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Not long after the new Adams Crossing Bridge opened Oct. 19, late-afternoon traffic moves across the span. The curvy striping is temporary. View looks east. The concrete barriers and construction cones are necessary because finish work will be continuing into 2019.
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Traffic flows across new Adams Crossing Bridge... but work far from done

Oct. 19, 2018
       Rebar is exposed in places, there's no stoplight yet, the roadway is several feet narrower than it will be, the striping is temporary, and orange cones are everywhere.
       But the Adams Crossing Bridge is finally open.
       In what El Paso County is calling a “major milestone” in the Westside Avenue Action Plan (WAAP), the new span over Fountain Creek just west of Columbia
A southeasterly view toward at the newly opened bridge Oct. 19 shows Fountain Creek as it flows east and under the span. The shot also gives an idea of how much finish work remains, including along the creek channel itself.
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Road started carrying one lane of traffic each way (with a sidewalk currently on the north side only) the afternoon of Oct. 19.
       “This will be a real help for traffic,” commented County Commissioner Stan VanderWerf, whose District 3 includes the Colorado Springs Westside. He was referring to more than a year of bottlenecks in that zone since bridge work started in September 2017.
       However, WAAP is far from over, with continued traffic impacts anticipated into 2019, mainly east of the new bridge. The $35 million-plus undertaking is drastically upgrading the public infrastructure along a roughly 1˝-mile corridor of Manitou/Colorado Avenue west of 31st Street which had been mocked for years as “no man's land.”
       The project involves the county, Colorado Springs and Manitou Springs, with the county handling its management.
       The old bridge was built in 1934. For WAAP, its north half was demolished to make room for the new structure. Meanwhile, until Oct. 19, the south half was carrying the avenue traffic. The future will see it demolished and the rest of the new bridge built where part of it had been.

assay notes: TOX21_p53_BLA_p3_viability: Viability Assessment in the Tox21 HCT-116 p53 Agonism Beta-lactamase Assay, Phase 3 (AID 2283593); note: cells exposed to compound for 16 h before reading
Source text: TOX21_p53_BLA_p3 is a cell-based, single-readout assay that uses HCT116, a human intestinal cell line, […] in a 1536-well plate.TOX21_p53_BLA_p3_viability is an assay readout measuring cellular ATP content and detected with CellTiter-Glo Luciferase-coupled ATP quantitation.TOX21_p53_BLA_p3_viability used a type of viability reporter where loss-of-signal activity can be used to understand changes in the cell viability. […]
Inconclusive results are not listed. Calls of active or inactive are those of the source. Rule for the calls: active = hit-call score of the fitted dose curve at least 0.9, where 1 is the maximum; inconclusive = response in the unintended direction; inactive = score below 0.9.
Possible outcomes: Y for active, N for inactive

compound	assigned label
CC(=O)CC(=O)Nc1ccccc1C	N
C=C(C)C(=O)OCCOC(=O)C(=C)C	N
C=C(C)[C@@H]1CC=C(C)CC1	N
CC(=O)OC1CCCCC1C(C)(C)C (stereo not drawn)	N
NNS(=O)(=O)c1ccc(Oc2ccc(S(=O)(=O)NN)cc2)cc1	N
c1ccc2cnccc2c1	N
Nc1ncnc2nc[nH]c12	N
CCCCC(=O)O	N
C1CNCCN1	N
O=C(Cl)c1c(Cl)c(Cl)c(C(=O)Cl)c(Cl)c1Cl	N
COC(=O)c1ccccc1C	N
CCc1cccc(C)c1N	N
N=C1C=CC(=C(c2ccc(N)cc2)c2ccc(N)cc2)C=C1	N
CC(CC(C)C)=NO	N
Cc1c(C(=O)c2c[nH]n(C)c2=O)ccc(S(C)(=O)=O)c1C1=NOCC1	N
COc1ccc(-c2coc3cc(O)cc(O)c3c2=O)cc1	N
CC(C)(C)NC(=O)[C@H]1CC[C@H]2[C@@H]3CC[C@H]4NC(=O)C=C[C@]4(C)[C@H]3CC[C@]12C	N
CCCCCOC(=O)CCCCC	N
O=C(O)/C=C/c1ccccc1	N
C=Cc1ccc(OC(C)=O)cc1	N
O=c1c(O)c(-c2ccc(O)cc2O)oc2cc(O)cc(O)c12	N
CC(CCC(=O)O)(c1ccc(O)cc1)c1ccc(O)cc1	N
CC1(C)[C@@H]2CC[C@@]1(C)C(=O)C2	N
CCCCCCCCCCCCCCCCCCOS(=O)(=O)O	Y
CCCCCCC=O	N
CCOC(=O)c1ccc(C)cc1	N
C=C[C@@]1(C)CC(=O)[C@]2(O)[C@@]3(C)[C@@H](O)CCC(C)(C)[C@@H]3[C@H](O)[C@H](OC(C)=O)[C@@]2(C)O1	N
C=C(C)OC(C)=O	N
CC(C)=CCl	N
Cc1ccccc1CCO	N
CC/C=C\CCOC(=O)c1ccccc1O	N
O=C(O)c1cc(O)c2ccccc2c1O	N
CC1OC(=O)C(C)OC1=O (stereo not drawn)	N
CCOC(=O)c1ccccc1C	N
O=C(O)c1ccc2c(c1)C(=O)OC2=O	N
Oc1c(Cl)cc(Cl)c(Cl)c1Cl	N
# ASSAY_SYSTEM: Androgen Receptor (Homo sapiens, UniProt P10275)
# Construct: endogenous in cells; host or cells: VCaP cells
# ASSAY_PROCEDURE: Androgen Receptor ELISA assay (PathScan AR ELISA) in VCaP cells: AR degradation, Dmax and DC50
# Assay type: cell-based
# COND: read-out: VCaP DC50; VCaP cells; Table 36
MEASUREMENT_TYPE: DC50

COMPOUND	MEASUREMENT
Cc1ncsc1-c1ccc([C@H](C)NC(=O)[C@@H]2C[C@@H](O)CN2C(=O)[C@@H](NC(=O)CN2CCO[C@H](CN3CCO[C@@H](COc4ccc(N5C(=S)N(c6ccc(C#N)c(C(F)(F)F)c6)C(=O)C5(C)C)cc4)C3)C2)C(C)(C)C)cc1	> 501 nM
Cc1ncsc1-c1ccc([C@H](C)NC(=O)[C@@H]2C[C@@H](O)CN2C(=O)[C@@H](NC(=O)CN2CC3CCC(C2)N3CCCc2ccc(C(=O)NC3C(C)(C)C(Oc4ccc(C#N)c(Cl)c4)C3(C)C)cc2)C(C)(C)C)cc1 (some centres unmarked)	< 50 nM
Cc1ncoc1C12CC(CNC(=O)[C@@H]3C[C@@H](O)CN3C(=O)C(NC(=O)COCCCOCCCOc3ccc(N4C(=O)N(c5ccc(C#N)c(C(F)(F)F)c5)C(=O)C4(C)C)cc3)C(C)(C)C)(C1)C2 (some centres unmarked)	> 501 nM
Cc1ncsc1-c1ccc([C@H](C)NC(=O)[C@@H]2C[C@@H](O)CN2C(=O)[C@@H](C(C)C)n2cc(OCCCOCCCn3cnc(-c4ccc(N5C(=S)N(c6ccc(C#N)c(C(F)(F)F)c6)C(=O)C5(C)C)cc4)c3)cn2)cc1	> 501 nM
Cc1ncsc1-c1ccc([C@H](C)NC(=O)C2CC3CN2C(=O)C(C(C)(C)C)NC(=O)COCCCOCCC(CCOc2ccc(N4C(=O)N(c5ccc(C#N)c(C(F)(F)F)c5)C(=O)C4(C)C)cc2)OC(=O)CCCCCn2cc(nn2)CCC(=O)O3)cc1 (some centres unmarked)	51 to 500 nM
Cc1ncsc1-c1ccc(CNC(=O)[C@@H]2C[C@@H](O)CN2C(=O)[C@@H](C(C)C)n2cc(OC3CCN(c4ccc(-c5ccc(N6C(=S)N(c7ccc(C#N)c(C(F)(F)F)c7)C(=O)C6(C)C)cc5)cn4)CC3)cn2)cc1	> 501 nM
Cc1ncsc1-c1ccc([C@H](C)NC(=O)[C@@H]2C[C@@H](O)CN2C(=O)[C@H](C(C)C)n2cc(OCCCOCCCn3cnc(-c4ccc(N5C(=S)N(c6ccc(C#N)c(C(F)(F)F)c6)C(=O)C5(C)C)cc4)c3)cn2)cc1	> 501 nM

According to plans, the roadway eventually will have, in addition to the two through lanes, a center lane and, on both sides, bike lanes, curb-and-gutter and sidewalks.
       A stoplight will be installed to control traffic at Colorado Avenue and Columbia Road (which also includes the entrance to the Garden of the Gods Resort RV park). For now both
The new look of Columbia Road at Colorado Avenue is taking shape with recently laid pavement and curb-and-gutter. As the temporary sign indicates at left, the angled pavement is for access to the Garden of the Gods RV Resort (similar to the former alignment, except now it will be entrance only). Columbia has been widened on its west side a short distance before the avenue (foreground) to allow two southbound lanes - one to turn right, the other left.
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directions have stop signs.
       According to Chris Jennings of Jacobs Engineering, which worked closely with project contractor Wildcat Construction on the bridge, the full widening and stoplight aspects will be added in the coming months, with full operational capability being attained in 2019.
       The bridge had originally been scheduled to open last May, but issues arose - which have also led to increased WAAP costs - related to weather, logistics, unexpected complications in the ground and easement-access problems, according to the county.
       The name, “Adams Crossing,” is a nod to General Charles Adams, a late 1800s businessman and nationally known diplomat who lived close to the bridge site. The name came about because, in addition to the roadway bridge at the creek, the location also was an intersection for streetcar and train tracks. The current Midland Trail follows the old streetcar/train right of way.
       With the bridge's opening the following related facts were provided by Greg Dingrando, a communications specialist with the county.
       - Width: 46' from curb to curb.
       - Length: 95'10” from end to end.
       - The bridge is designed to handle storms over a 100-year frequency that has flows exceeding 3,706 cubic feet per second (CFS).
       - The bridge deck alone consists of roughly 821 cubic yards of concrete (22,167 cubic feet) with 49,760 lbs of reinforcing steel.
       - The deck rests on 20 concrete box girders that are supported by six reinforced concrete columns which, according to project engineers, go 16 to 24 feet into bedrock below the creek channel.
       - In total, around 121,415 lbs of reinforcing steel was used to construct the entire bridge.

Westside Pioneer article
(Projects: Westside Avenue Action Plan)

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